A few weeks ago I mentioned I was reading The Dirty Life. Can we pretend we’re in book club for a moment? I want to share a passage:
First, here’s the background: Author Kristin Kimball left New York City to interview a young farmer named Mark, fell in love, and shortly thereafter started a new life with him on a farm near Lake Champlain. The Dirty Life chronicles their first year at Essex Farm, which currently provides food year-round for over 200 families.
“When we would talk about our future in private, I would ask Mark if he really thought we had a chance. Of course we had a chance, he’d say, and anyway, it didn’t matter if this venture failed. In his view, we were already a success, because we were doing something hard, and it was something that mattered to us. You don’t measure things like that with words like success or failure, he said. Satisfaction comes from trying hard things and then going on to the next hard thing, regardless of the outcome. What mattered was whether or not you were moving in a direction you thought was right. This sounded fishy to me.
This conversation played out many times, with me anxious, Mark calm, until once, as we sat together reviewing our expenses, I was almost in tears. I felt like we were teetering over an abyss. I wasn’t asking him to guarantee that we’d be rich. I just wanted him to assure me that we’d be solvent, that we’d be, as I put it, okay. Mark laughed. “What is the worst thing that could happen?” he asked. “We’re smart capable people. We live in the richest country in the world. There is food and shelter and kindness to spare. What in the world is there to be afraid of?”
I loved this. Isn’t it inspiring? Discuss.
About this time last year, I learned how to properly cook quinoa, a revelation that not only gave the ancient grain a permanent spot in my pantry, but also inspired a number of grain salads I made all summer long.
While the ingredients in each salad varied from radishes and peas to cherry tomatoes and cucumbers to roasted squash and wilted mustard greens, the formula was always the same: something fresh, something crunchy, something spicy, something sweet. The dressing was simple too: extra-virgin olive oil and minced red onions macerated in vinegar or lemon juice. Cheese never entered the equation, nor was it missed.
Here, wheat berries and walnuts combine with asparagus and radishes in an addictive, chewy, crunchy, colorful combination, a simple salad to herald the arrival of spring, which at last appears to be here to stay.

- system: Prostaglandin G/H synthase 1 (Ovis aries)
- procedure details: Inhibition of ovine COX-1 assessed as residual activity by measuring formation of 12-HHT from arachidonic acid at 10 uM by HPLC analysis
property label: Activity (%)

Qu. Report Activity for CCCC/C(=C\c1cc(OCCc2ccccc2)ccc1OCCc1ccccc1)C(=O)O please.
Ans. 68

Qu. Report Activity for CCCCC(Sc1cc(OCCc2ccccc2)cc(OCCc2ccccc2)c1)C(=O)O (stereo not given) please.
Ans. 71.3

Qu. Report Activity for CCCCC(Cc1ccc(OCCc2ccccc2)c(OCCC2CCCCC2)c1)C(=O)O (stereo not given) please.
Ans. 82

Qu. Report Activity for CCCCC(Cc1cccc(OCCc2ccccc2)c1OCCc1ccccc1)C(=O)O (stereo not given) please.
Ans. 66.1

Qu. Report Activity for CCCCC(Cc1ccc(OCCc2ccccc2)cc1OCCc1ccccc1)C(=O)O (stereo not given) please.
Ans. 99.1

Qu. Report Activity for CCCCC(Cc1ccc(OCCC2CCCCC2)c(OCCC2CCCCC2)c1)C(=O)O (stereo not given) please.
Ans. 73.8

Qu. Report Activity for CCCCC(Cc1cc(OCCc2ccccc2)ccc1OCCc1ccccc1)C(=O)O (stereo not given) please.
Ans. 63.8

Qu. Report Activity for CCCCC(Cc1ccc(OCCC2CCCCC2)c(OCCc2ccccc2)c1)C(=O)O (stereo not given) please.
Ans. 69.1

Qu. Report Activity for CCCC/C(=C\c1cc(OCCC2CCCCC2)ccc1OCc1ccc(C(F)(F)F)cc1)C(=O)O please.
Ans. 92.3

Tired, pale, wrinkled — it’s a sad lot of vegetables gracing the farmers’ market tables these days.
But I’m not judging. Those very three words came to mind as I looked in the mirror this morning. I could use a little help right now — some sun, some fresh air, spring — and so could those vegetables. And I’ve got just the thing.
A few weeks ago I discovered that for all the years I have been cooking quinoa I have been doing it wrong. The quinoa I have made, as a result, while edible and receptive to countless seasonings and additions, has never kept my attention for very long — after the odd week-long-quinoa binge, I’d forget about it for months.
But after posting the radish entry a few weeks ago, I received a comment from a dear old friend who managed several of the Philadelphia farmers’ markets while I lived there. Joanna pointed me to a Yotam Ottolenghi recipe for a quinoa salad with radishes, fava beans, avocado and a lemon vinaigrette she had recently made for some friends to rave reviews.
A quick google search led me to the recipe. While the ingredient list had me foaming at the mouth, it was the first few lines of the instructions that really struck me: Place the quinoa in a saucepan filled with plenty of boiling water and simmer for 9 minutes. Drain in a fine sieve, rinse under cold water and leave to dry.
PLENTY of boiling water. Simmer for NINE minutes. RINSE under cold water. Is this news to you, too? Why has every package of quinoa instructed me to cook it as if it were rice — 1 part grain to 2 parts water — in a covered pot? And to cook it for at least 15 minutes but often for as long as 20? And after the cooking process, to let it rest off the heat under its steaming lid for an additional 5 to 10 minutes?